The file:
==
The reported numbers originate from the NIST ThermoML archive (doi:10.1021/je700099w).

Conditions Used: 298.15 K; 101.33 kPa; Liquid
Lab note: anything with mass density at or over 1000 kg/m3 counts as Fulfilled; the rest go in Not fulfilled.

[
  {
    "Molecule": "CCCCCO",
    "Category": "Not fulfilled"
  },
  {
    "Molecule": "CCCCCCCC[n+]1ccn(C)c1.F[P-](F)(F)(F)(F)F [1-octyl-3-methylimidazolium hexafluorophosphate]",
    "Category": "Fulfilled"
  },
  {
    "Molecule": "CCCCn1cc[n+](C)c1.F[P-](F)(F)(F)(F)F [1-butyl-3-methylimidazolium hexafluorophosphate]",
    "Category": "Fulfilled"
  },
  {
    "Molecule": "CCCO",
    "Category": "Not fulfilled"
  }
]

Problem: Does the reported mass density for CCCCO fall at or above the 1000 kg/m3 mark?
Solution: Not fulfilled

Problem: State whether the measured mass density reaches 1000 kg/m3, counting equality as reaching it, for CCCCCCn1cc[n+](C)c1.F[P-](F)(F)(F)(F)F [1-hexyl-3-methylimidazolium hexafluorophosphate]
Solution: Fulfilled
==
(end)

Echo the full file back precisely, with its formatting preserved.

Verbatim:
The reported numbers originate from the NIST ThermoML archive (doi:10.1021/je700099w).

Conditions Used: 298.15 K; 101.33 kPa; Liquid
Lab note: anything with mass density at or over 1000 kg/m3 counts as Fulfilled; the rest go in Not fulfilled.

[
  {
    "Molecule": "CCCCCO",
    "Category": "Not fulfilled"
  },
  {
    "Molecule": "CCCCCCCC[n+]1ccn(C)c1.F[P-](F)(F)(F)(F)F [1-octyl-3-methylimidazolium hexafluorophosphate]",
    "Category": "Fulfilled"
  },
  {
    "Molecule": "CCCCn1cc[n+](C)c1.F[P-](F)(F)(F)(F)F [1-butyl-3-methylimidazolium hexafluorophosphate]",
    "Category": "Fulfilled"
  },
  {
    "Molecule": "CCCO",
    "Category": "Not fulfilled"
  }
]

Problem: Does the reported mass density for CCCCO fall at or above the 1000 kg/m3 mark?
Solution: Not fulfilled

Problem: State whether the measured mass density reaches 1000 kg/m3, counting equality as reaching it, for CCCCCCn1cc[n+](C)c1.F[P-](F)(F)(F)(F)F [1-hexyl-3-methylimidazolium hexafluorophosphate]
Solution: Fulfilled